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Talking About Hanukkah
Are you ready to learn about Hanukkah/Channaukah/Hanuka? When you transliterate
holidays, no one knows how to spell them, but who needs spelling. The
music for this page is an original klezmer composition
by Israel Gimel. I am using it in accordance with the Fair Use clause of the
US Copyright law. Click here to
A GREAT MIRACLE HAPPENED HERE! Hanukkah is called the festival of lights
because it commemorates a small miracle that followed a great victory. The
Macabees, the Hasmonean priests, and their allies waged a successful guerilla
war to oust the Antiochus IV, the puppet dictator installed by the Assyrian
Greeks in the 2nd century BCE.
After the battle the victorious forces found the Temple (This is the Second Temple
dedicated by the prophet, Ezra) defiled. They cleaned it, rededicated it, but had
only enough olive oil to last for one day. They sent messengers to get more oil, and
the tiny pot of oil burned for a miraculous eight days. That is why there are eight
candles in the menorah.
IT'S NOT JEWISH CHRISTMAS! Before Antiochus IV, the Jews had been a conquered
people for quite some time. They administered their own civil laws and practiced
their religion and put up with the loss of their freedom. What is said about those
who surrender freedom to gain security? Antiochus IV decided to force the Jews to
adopt Greek ways and to abandon their faith and bow down to idols. He forbade the
teaching of the Torah to children. He defiled the Temple by sacrificing swine there.
It took the Macabees, a priestly family living in Modim to rise up and take on the
scion of what was then a superpower. The Macabees fought not only Antiochus' army but
also his allies, Jews who were "secular," who had adopted Greek ways. Freedom
of religion in the modern sense would have to wait until the Englightenment. Still, were
it not for the Macabees and their victory of Antiochus, monotheism might have died out
in the Middle East. Were there no Hanukkah, there would be no Christmas.
DID YOU SAY HANUKKAH IS ABOUT A CIVIL WAR! I sure did. The Macabees won. They restored
the faith with the blade of the sword and even established an INDEPENDENT
kingdom of Israel for a brief while. The kingdom unfortunately was sandwiched between the Assyrian
Greeks at one end and the Egyptian Ptolemies at the other. The Kingdom survived briefly by playing
one superpower off against the other, but in the end all five Macabee brothers were killed in battle
and the Jews again became a subject people. Our religion, however, did survive.
This is not the story the rabbis will tell, but you can read it for yourself in the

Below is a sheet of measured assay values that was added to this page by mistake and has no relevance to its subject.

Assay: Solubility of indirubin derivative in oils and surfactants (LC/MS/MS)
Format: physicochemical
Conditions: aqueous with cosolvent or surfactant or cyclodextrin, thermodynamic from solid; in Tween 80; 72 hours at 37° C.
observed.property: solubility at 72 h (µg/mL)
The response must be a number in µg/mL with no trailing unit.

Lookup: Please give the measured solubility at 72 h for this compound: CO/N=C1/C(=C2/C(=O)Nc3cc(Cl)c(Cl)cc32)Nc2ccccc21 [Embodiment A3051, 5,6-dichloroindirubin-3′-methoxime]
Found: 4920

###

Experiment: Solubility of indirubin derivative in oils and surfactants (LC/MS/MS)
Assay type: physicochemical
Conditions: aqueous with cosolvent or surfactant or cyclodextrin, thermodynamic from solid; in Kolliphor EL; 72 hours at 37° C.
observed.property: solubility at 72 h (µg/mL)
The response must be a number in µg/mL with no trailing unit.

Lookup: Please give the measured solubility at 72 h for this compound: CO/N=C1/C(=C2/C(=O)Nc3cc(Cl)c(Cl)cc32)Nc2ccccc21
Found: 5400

Apocrypha, available in nearly any academic library. The Apocrypha is a group of books that did not
make it into the Jewish and Protestant versions of the Bible.
SO WHAT ABOUT DREIDLS, LATKE'S, and the MENORAH? This is both the stuff of fun and legend.
The menorah holds eight candles, well actually nine. The elevated candle at the center of the end, is the
shamash or servant. He lights all the others. Every night during Hanukkah, one lights the
shamash and one other candle. Each night, one lights one more candle than the last until on the
last night, the menorah blazes with all eight candles plus the shamash.
The dreidl was a clandestine toy for teaching children Hebrew letters during the time of Antiochus. The
letters on the dreidl spell out an acronym that means "A great miracle happened here!" The dreidl
can be played as a kind of betting game with nuts or even pennies used in the pot. It is a game with absolutely
no strategy but lots of fun.
Latkes are potato pancackes. They and other foods made with oil are traditional Hanukkah fare to celebrate
the miracle of the oil. You surely are not going to celebrate a bloody civil war that ended partially
in defeat. That is way too ordinary.
SO HOW CAN I GET IN ON THE FUN? Light a menorah. Eat oily foods. Listen to Hanukkah music and klezmer
tunes, and of course attend services and read up on the real story behind the holiday. Knowing
the history behind your tradition doesn't kill it. Remember that long ago Judah Macabee and his brethren
fought and died for the right to practice their faith, so practice yours proudly. Oh and Hanukkah starts at
sundown on December 19th 2003.
SO WHAT'S WITH THE KITTY HEAD MENORAH? Well we Jews are a tiny minority and while there are
tons of Christmas graphics around, there are really not a lot of graphics for Hanukkah, and certainly
not as many artistic, interpretive and fun ones. This page besides telling the "true" story
of the holiday also helps fill a crying need. Feel free to adopt any of the graphics, especially the
mighty Macabee cartoon doll. As far as I know he is a one of a kind. Enjoy the graphics, and have
a great Haunukkah.
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